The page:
The time was the early 1990s and the occasion was a gathering of industrialists called by India’s prime minister, PV Narasimha Rao. Representing the Tata group were former Chairman of Tata Sons Ratan Tata and JJ Irani, former managing director of Tata Steel. “The prime minister proposed that we business people set aside 1 per cent of our net profit for community development projects totally unconnected to the workers and industry any of us was involved with,” recalls Mr Irani. “Mr Tata and I looked at each other; we didn't make any comment. Later, we drew up a chart that quantified Tata Steel’s contribution on Mr Rao’s scale. We discovered that, over a 10-year period, the company had been dedicating between 3 and 20 per cent of its profits to social development causes. In the years since, depending on profit margins, the figure has continued to vacillate within this band.”
The Tata Steel example is not an anomaly for a Tata company. If there is one attribute common to every Tata enterprise, it has to be the time, effort and resources each of them devotes to the wide spectrum of initiatives that come under the canopy of community development. The money numbers are staggering: by a rough estimate, the Tata group as a whole, through its trusts and its companies, spent about 3 per cent of of its net profits on development-related programmes, in 2011.
A matter of principle
The Tata tradition in community development has, since the earliest days of the group's history, been defined by its core values. It never was charity for its own sake or, as group Founder Jamsetji Tata put it, "patchwork philanthropy". Sustainability, says Kishor Chaukar, a member of the Tata Group Corporate Centre, is of fundamental importance. "I don't believe charity makes a substantial impact on society," he explains. "All you are doing, then, is satisfying the mendicant mentality. The real contribution comes when communities are enabled in a manner that has a sustained developmental impact. That way you empower people, educate them, and give them instruments of income, a feeling of self-respect and dignity, a reason to live."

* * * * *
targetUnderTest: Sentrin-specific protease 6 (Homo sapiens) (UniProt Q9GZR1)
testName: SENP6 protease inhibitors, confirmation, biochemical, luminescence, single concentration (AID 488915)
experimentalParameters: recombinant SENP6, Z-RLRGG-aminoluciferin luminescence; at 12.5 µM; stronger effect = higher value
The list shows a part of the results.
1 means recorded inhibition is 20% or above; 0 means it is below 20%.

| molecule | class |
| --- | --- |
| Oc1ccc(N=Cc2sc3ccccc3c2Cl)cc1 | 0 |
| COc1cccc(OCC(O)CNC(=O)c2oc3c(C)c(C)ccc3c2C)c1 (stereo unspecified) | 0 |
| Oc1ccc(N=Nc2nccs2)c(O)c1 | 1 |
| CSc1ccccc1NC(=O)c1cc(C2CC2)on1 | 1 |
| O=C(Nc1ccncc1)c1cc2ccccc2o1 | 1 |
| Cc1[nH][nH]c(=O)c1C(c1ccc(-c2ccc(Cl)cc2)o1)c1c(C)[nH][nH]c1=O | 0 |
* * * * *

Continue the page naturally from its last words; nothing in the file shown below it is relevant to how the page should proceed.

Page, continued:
Reinforcing the implicit beliefs the group brings to its mission of sustainable development is an explicit set of structures, embodied most notably by the Tata Council for Community Initiatives (TCCI). The Council has, in collaboration with the United Nations Development Programme (India), crafted the Tata Index for Sustainable Human Development, which measures and improves the community work that Tata enterprises undertake.
In India and abroad
The big boys in the group, the likes of Tata Steel, Tata Tea and Tata Chemicals, have in-house organisations dedicated to the community development task, but that does not mean smaller companies lag behind. "Each Tata company has its own priorities in social development," says Mr Chaukar. "They take up whatever is relevant to the communities and constituencies in which they function. Somebody is working in water management, somebody is in education, someone is in Aids containment, someone in income generation; the range is huge. You have to take on board different desires, anxieties, and requirements."
Arts and sports
The panoply of the Tata engagement in community development encompasses much more than can be encapsulated in a few pages. As management guru Peter Drucker says: "A healthy society requires three vital sectors: a public sector of effective governments; a private sector of effective businesses; and a social sector of effective community organisations." While there's not much it can do about the first sector, the Tata group is contributing all it can to the other two.